For women and men, the mate preferences vary throughout the menstrual cycle. It is well known that women during their ovulation phase prefer men that are more masculine, symmetrical, and genetically unrelated, but that also show dominance, intrasexual competitiveness, and creative intelligence. In this part of the cycle, women tend to dress more provocatively, report a higher self-perceived attractiveness, and increase sexual desire and fantasies. On the other hand, in less fertile days, women prefer non-genetic material benefits signs, or “good dads” indicators (1,2). In the case of men, they prefer ovulating women, finding them more attractive due to physical changes like modification of face, odor, or voice pitch. All this makes sense from an evolutionary point of view since these behaviors benefit a reproductive success.
The oral contraceptive pill (OC) is widely used worldwide, with around 100 million women of reproductive age using it (1). OC changes the hormonal state of the menstrual cycle, and a big question that has emerged in the last decades is if OC can have an effect on mate preferences and choices.
OC increase and ‘smoothens’ the levels of oestrogen and progesterone, which prevents ovulation. In the short-term preferences, studies have shown that pill users show no or weaker preferences for facial and vocal masculinity, characteristics related to low levels of testosterone. In men, OC might remove the cyclicity of female attractiveness (2). What is the effect of the pill on the stability of an already existing relationship when the woman starts taking it? Or alternatively, what could happen if a woman that was taking OC began a long-term relationship and then stopped doing it to conceive?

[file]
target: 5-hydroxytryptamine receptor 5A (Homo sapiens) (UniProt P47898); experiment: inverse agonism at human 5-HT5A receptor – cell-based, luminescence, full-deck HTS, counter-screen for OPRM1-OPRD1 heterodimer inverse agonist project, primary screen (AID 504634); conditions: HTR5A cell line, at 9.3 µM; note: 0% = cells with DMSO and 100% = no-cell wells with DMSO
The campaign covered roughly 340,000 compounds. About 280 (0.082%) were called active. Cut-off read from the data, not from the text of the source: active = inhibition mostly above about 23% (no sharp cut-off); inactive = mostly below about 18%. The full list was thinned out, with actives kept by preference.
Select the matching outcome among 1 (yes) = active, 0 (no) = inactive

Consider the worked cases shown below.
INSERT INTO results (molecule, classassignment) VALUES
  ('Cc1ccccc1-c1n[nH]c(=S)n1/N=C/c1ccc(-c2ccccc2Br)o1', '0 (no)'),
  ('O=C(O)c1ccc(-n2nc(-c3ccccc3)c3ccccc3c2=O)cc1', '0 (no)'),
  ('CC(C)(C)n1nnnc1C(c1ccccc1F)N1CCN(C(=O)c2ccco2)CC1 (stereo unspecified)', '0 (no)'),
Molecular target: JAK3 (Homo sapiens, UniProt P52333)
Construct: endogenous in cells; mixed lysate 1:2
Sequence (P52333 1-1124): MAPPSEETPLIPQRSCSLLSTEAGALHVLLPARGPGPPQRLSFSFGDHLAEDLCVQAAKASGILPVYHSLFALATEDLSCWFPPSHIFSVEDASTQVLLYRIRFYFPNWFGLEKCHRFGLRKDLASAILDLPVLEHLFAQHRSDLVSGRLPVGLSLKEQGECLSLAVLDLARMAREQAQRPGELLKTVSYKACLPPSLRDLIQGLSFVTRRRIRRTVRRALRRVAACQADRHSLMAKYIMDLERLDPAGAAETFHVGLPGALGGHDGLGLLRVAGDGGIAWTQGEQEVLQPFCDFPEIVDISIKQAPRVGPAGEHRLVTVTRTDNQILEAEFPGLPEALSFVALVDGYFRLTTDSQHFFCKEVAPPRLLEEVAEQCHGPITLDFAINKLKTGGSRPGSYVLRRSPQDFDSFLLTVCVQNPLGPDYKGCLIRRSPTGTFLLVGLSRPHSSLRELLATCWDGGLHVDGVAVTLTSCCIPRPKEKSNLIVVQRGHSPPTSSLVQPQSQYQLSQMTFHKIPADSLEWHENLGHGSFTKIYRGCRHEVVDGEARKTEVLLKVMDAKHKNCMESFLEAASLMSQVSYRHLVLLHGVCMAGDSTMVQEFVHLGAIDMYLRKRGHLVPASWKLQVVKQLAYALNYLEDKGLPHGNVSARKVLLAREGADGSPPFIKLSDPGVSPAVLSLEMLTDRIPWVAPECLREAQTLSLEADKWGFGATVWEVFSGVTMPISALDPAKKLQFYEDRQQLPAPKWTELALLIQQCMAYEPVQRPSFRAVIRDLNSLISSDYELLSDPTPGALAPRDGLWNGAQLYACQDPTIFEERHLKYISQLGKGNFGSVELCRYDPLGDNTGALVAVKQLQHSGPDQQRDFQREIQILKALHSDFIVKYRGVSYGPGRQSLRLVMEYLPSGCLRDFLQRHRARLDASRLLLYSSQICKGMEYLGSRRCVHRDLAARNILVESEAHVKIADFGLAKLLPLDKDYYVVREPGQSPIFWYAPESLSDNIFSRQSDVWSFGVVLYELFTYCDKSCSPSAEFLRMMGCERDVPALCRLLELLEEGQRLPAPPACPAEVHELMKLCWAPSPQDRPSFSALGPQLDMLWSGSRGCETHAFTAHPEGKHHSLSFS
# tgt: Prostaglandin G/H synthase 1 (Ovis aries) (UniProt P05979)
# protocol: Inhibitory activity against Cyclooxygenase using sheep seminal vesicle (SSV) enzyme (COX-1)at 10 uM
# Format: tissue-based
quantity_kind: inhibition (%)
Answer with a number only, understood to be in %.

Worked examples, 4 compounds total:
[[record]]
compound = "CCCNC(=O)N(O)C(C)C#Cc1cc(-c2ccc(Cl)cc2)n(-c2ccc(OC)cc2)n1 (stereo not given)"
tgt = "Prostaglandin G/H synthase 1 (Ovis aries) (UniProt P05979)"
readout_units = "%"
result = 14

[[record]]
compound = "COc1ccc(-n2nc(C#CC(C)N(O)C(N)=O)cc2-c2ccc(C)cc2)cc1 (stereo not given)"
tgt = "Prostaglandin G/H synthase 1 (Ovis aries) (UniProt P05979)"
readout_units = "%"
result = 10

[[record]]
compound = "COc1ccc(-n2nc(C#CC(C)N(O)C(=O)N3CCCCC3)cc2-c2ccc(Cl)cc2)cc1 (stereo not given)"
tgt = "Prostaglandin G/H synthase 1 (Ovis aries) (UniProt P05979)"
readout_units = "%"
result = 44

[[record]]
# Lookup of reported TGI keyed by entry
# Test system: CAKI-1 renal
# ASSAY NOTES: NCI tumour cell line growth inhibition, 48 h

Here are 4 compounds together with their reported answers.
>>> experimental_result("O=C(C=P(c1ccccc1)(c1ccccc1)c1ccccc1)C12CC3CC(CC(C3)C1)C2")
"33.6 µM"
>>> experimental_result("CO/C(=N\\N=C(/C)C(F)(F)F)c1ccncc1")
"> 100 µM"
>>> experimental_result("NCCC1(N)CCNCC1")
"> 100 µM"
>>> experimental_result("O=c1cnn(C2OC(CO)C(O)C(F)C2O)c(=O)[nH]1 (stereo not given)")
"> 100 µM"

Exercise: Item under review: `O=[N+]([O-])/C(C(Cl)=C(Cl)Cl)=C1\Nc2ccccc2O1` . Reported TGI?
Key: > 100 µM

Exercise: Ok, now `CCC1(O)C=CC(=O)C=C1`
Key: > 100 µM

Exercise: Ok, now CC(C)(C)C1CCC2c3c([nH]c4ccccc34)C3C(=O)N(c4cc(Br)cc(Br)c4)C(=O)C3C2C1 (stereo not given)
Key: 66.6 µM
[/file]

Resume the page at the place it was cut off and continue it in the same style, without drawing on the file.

It has been suggested that women who meet their partner while using OC preferred traits indicate high paternal investment and that they might be less willing to seek separation. Nevertheless, sexual dissatisfaction intensified in long relationships when the women stopped taking the pill, while there was no change in non-users (2), reflecting a possible realignment of the woman’s preferences.
A very interesting concept that has been used to determine the genetic similarity or dissimilarity between potential partners in the major histocompatibility complex (MHC). The MHC is a genetic loci associated with the immune system and its capability to recognize foreign substances (3). The less similar the MHC between partners, the better the immunocompetence of offspring. Non-pill users prefer men with MHC dissimilarities, while women using OC shifts preferences towards MHC-similarity (1,2). In relatively MHC-similar couples, women report to have a reduced in-pair sexual satisfaction and increased interest in extra-pair relationships when they stopped taking the pill.
This field is hard to investigate since a lot of factors influence the choice of a partner. However, it is very important that more research and investment in this topic is done, especially if we take into account the number of women using OC.
Alvergne, A & Lummaa, V. Does the contraceptive pill alter mate choice in humans? Trends in Ecology and Evolution, 2009 25(3): 171-179 https://www.cell.com/action/showPdf?pii=S0169-5347%2809%2900263-8
Roberts, C.; Klapilova K.; Little, A.; Burriss, R.; Jones, B.; DeBruine, L.; Petrie, M.; Havlı´cˇek, J. Relationship satisfaction and outcome in women who meet their partner while using oral contraception. Proceedings of the Royal Society, 2012 279: 1430–1436 https://royalsocietypublishing.org/doi/pdf/10.1098/rspb.2011.1647
Britannica. Major histocompatibility complex. Obtained from: https://www.britannica.com/science/major-histocompatibility-complex
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